I am amazed at the number of experimental bands whose albums I receive. The Owl Watches, the name Phil McKenna records under, hail from Atlanta. Ghost Of A Train is a collection of eight tracks that are heavy on mood and low on melody. The piano lines of "Ghost Of A Train" which quickly get over taken by haunting synth lines, are about the only real melody you will find. Guitar is used to punctuate the music, where as the bass simply keeps the music flowing. The drumming by Jim Dunn and Eric Anguiar actually make "Dust Remembers" and "Ghost Of A Train" the highlights of this CD.
McKenna plays all the guitars, bass, and keyboards (except for the fake flutes on "Mysterious Old Roadhouse). His playing is based on long and drawn out phrases that set the soundscape for each song. Songs like "Distant Wolves And A Brakeman Song" just go on too long. When dealing with mood and attitude, less tends to be more. There is no way that "Requiem For An Engineer" should be 7 minutes long.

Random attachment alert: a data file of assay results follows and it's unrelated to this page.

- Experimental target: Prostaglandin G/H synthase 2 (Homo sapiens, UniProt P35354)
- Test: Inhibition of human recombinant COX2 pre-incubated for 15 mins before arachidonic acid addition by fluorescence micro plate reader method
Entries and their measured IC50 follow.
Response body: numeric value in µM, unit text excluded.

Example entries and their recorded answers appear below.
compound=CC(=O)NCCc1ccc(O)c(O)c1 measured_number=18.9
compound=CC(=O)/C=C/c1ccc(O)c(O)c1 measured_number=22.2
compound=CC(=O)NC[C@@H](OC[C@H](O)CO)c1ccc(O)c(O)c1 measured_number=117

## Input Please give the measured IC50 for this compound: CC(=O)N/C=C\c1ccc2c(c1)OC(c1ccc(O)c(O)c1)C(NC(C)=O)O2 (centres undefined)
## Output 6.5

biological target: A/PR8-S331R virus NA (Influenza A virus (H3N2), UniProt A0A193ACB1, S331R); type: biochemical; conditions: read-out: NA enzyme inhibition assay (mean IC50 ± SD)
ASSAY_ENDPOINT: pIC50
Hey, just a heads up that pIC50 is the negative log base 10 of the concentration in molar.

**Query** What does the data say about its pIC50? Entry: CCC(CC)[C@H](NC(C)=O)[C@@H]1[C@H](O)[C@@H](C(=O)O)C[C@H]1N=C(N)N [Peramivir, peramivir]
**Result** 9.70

Overall, I understand the attempt and applaud the effort, but The Owl Watches' music is just not concise enough to keep my attention. A nice album, but one that needs better focus.
1. Coal And Dust Prelude
2. Ghost Of A Train
3. Distant Wolves And A Brakeman's Song
4. The Mysterious Old Roundhouse
5. Dust Remembers
6. In Three Days
7. Requiem For An Engineer
8. Waiting For The Last Express